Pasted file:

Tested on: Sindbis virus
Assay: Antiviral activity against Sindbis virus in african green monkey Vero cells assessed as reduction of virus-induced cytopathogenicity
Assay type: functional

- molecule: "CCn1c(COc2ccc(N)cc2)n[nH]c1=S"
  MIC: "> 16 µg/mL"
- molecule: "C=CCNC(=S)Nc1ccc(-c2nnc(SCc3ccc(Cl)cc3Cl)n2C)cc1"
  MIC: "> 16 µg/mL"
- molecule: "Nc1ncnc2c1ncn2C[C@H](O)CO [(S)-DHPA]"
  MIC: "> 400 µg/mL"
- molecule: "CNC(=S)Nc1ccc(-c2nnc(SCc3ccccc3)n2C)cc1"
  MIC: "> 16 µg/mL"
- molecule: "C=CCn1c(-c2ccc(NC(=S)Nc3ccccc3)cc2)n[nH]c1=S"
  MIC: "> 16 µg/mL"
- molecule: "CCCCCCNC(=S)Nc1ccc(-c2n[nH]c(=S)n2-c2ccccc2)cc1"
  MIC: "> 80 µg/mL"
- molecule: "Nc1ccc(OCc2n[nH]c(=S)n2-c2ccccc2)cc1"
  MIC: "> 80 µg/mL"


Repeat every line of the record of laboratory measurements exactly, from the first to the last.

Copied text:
Tested on: Sindbis virus
Assay: Antiviral activity against Sindbis virus in african green monkey Vero cells assessed as reduction of virus-induced cytopathogenicity
Assay type: functional

- molecule: "CCn1c(COc2ccc(N)cc2)n[nH]c1=S"
  MIC: "> 16 µg/mL"
- molecule: "C=CCNC(=S)Nc1ccc(-c2nnc(SCc3ccc(Cl)cc3Cl)n2C)cc1"
  MIC: "> 16 µg/mL"
- molecule: "Nc1ncnc2c1ncn2C[C@H](O)CO [(S)-DHPA]"
  MIC: "> 400 µg/mL"
- molecule: "CNC(=S)Nc1ccc(-c2nnc(SCc3ccccc3)n2C)cc1"
  MIC: "> 16 µg/mL"
- molecule: "C=CCn1c(-c2ccc(NC(=S)Nc3ccccc3)cc2)n[nH]c1=S"
  MIC: "> 16 µg/mL"
- molecule: "CCCCCCNC(=S)Nc1ccc(-c2n[nH]c(=S)n2-c2ccccc2)cc1"
  MIC: "> 80 µg/mL"
- molecule: "Nc1ccc(OCc2n[nH]c(=S)n2-c2ccccc2)cc1"
  MIC: "> 80 µg/mL"